How to Photograph 600 Pieces of Art in a Few Days

14 of the over 600 pieces that will be in this year's Patrons’ Show Fundraiser.

14 of the over 600 pieces that will be in this year’s Patrons’ Show Fundraiser.

Every year, artists donate hundreds of pieces of artwork to make the Patrons’ Show Fundraiser possible.

Because not everybody has a lot of time to come see the show before the drawing night, we also put photos of every donation online. This year’s batch is being uploaded here, and by the end of Patrons’ Show this year, the Flickr set with these images will have over 50,000 views from people diligently making their lists.

The Gallery gets a lot of questions about how this process happens, so I (George, Art League blogger/photographer) made a short guide. This is just a rough overview, so feel free to ask questions in the comments and check out this Q&A with Pete Duvall, the photographer who teaches the Photographing Your Artwork workshop each year. (I took it this past September.)

Patrons’ Show photography

With over 600 pieces to photograph, there’s not much time to spend on individual pieces. That’s why speed and repeatability guide my setup:

  1. Artwork: A must-have, for obvious reasons. 2-D artwork goes on one of these sturdy, handmade Art League easels to make things quick and easy to trade out. 3-D artwork will go on a pedestal with a plain background like a white wall.
  2. Scale: As many patrons commented last year, one of the shortcomings of viewing artwork online is it’s difficult to tell how large things are. Rather than measuring all the dimensions for you, this year I’m including this black-and-white scale (in inches) below each image so you can get a rough sense of size.
  3. Camera (with tripod and USB): I use a Canon with the 50mm f/1.8 lens, which is working perfectly. It’s set to manual exposure so the photos are consistent. With the aperture at f/11 or higher, the depth of field is large enough that there’s no need to refocus for each piece of artwork.
  4. Laptop (not pictured): All the photographs are triggered from, and stored on, a laptop instead of the camera. I use Lightroom for capturing and editing all the images — see below for more about this software sent from heaven.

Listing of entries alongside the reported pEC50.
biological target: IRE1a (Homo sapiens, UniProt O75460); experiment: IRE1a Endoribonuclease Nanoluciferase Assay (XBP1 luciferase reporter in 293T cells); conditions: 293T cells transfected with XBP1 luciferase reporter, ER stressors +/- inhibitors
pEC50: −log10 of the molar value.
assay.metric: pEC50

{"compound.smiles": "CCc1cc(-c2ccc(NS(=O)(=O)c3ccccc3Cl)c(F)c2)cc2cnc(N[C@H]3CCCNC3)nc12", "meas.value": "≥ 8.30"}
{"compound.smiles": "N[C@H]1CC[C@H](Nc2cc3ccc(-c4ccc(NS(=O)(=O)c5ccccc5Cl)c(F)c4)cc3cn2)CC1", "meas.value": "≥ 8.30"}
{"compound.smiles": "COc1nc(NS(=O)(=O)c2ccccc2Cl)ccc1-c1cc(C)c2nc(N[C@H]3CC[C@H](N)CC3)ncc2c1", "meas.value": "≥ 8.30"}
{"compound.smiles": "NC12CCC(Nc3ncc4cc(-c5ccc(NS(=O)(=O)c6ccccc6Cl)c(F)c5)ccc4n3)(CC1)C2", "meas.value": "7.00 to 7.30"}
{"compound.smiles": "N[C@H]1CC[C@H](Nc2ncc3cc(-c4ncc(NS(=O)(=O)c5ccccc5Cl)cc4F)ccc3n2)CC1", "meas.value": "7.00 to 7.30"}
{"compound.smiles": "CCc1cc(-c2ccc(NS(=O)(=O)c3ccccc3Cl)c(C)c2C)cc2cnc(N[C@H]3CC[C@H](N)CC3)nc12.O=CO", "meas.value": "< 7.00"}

5. Lights: The most important ingredient after the obvious ones (artwork and camera). I’m using a setup with two lights and umbrella diffusers — specifically, an umbrella kit from Smith-Victor. The umbrella diffusers soften the lights and make them larger, which minimizes shadows. Using two lights at a 45-degree angle almost eliminates glare, even on works under glass. You’ll still get glare on some very textured paintings, but not much. You’ll want the lights equidistant from the artwork to ensure even lighting. For 3-D artwork, you may want to experiment with changing the distance and position of one of the lights to bring out the features of the sculpture.

Lighting diagram

Apart from the lights, you’ll want the room to be dark. Not an easy place to find in the Torpedo Factory — have you ever noticed the walls don’t reach the ceiling? — but the Bin Gallery has done an admirable job as photo studio.

Set up the easel at one end of your space, and check it with a level. Set up your camera at an appropriate distance and get it squared with the easel. That way, the finished image will be a rectangle and not a trapezoid! (That’s known as keystoning and it can be fixed in Photoshop — try a tutorial like this one.)

With the camera, artwork, and lights all set up, it’s time to take the picture. Adobe Lightroom has been an indispensable part of the process this year.

The goal is to minimize post-processing. You can fix things like glare, perspective, and white balance in Photoshop, but if you can avoid it, you’ll save hours of time on a project like this. In fact, the only processing necessary this year was to crop each image to the corners of the frames and resize. No Photoshop at all.

I use Lightroom’s tethered capture to take the pictures — just press a key on the laptop to release the shutter. This has two benefits: saving the pictures directly to the laptop, and not needing to touch the camera means no shaky pictures.

Then, I add the metadata (artwork title and artist) to the file immediately. There’s no need to go back and do it later. When I export, Lightroom can automatically use this metadata to rename the files to what you see on Flickr.

Once you’ve got it all set up — admittedly, not a short process — the rest is an easy rhythm: place the artwork, tap the laptop to take the picture, save it, and export everything directly to Flickr. Nothing moves except the artwork. With help, I can photograph, save, and upload about 40 pieces an hour.

The last component of the operation? Our amazing volunteers! Lugging over 600 pieces of art back and forth and keeping them organized in the Gallery’s closet is a lot of work, so give them a thank you if you see them!

And now you know how it’s done. The exhibit itself doesn’t go on view until February 4, but you can look at the Flickr set here as we continue to add images over the next few weeks. Let me know if you have any questions!

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